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A Fan’s Insta-Reaction to the First Ender’s Game Trailer

So here I am semi-live-blogging the Ender’s Game trailer. Why? Call it the triumph of hope against my surefire knowledge that Hollywood would love to do nothing more than transmute every childhood memory I once held dear into a printing press that coughs out diamond-studded dollar bills. If you have no idea why I’m so worked up, just know that the Hugo and Nebula award-winning young adult Ender series is basically the gateway drug to science fiction. After blasting through its labyrinthine story lines, true junkies quickly move onto Isaac Asimov’s Foundation and Frank Herbert’s Dune, as well as significant statistical increase in death-by-wedgie. Notwithstanding Orson Scott Card’s stomach-churning homophobia and its creepy-eugenicist justifications, Ender’s Game inspires a cultlike fanaticism when read at that delicate age where you’re just developing a taste for thorny morality and secretly hope there’s something mytho-poetic to all those hours you waste on video games.

In short, it’s great teen fiction, the kind that transmutes the mundane Darwinian brutality of childhood into emotionally packed explosions — which means I’m willing to suspend cynicism in the hopes that Hollywood could make a film that will live up to the source material. After all, Ender’s Game, like On the Road and The Great Gatsby, has been incubating in the movie-development meat grinder since phones required quarters and tech bloggers worried that “iPad” was an off-putting name. Also, Orson Scott Card must have been holding it pretty close to the vest given that he’s got a producer credit and the movie has taken 20 years to make it to the screen. So, this trailer (and the accompanying Google Hangout where it debuted) is our first real glimpse at Ender and the first piece of evidence we have to answer the question: Has Hollywood sullied my childhood yet again? Personally, I’m sticking to the trailer in rendering my judgment, mostly because the floating heads of the official Google hang freak me out too much. (When Asa Butterfield’s face popped up, I got paranoid that he was watching me through my Mac’s camera and closed the window quicker than an intern shutting an NSFW link.) So here we go.

Reaction to the first shots: Are those opening Top Gun–esque images cut scenes from Independence Day or just a sly acknowledgement of Ender’s ’80s roots? Next, Harrison Ford continues his late-career channeling of McGruff the Crime Dog with some gravelly, pretty pissed-sounding voice-over. And it looks like they must have nabbed the production designer from Tron: Legacy. I bet Daft Punk’s behind those bike-helmet masks. Oh, looks like we’re getting our first peek into the famous Battle Room — the zero-gravity chamber where Ender and his lethally adorable compatriots do their version of no-holds-barred rhythmic gymnastics. That looks promising.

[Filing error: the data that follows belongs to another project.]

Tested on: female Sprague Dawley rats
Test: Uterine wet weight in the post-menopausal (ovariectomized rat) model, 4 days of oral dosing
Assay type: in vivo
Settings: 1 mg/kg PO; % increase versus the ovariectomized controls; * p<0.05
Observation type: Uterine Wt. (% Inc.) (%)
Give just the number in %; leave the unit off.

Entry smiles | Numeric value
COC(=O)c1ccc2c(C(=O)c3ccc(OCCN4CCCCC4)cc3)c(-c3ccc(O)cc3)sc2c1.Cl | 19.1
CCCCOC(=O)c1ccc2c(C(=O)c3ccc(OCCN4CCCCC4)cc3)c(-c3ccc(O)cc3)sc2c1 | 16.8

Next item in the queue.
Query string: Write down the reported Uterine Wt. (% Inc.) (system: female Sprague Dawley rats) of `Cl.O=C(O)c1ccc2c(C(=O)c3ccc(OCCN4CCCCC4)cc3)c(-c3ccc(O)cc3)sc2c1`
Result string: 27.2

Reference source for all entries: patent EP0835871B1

OK, the trailer is quickly ramping up; cut to something that’s probably an alien ship, although it bears a strong resemblance to the abstract glass sculptures at my local Psychic Eye bookshop. Back to Harrison Ford, whose years of acting have finally frozen his face into the dictionary definition of “stern.” Side note: I actually think he’s great casting as Ender’s ambiguously intentioned mentor, Graff. And Butterfield looks good as Ender; that visage of innocent, wide-eyed wonder feels custom-built for PG-13 brutality. (Heck, he even looks like the artist’s rendering from the cover of Ender’s Shadow.) And here we go, Ben Kingsley pops up with his super-subtle henna face tattoo. I’m still not convinced this was entirely a filmmaker-driven decision. Frankly, I think Kingsley just went super deep into character for Iron Man 3 and never came out: The face tattoo was the result. Suffice it to say, I doubt we’ll see any more ad-lib antics from him in this series. OK, the trailer finally climaxes with the predictable explosions, sound design ripped from Transformers, and Asa Butterfield screaming with the same amount of rage I felt after I first saw the Super Mario Bros. movie.

What’s the ultimate verdict? Unfortunately, my jury’s still out. The trailer is clearly playing it safe, intended to evoke every science fiction franchise that’s ever grossed over $100 million at the domestic box office. I like what I see enough not to be totally dismayed — kudos to the Battle Room design and the glimpse of alien architecture/space design at the end — but this could just as easily be blander than reheated white rice. I’m still willing to hope against hope, though, that Ender’s Game won’t obliterate whatever remains of my morally ambiguous inner 7-year-old.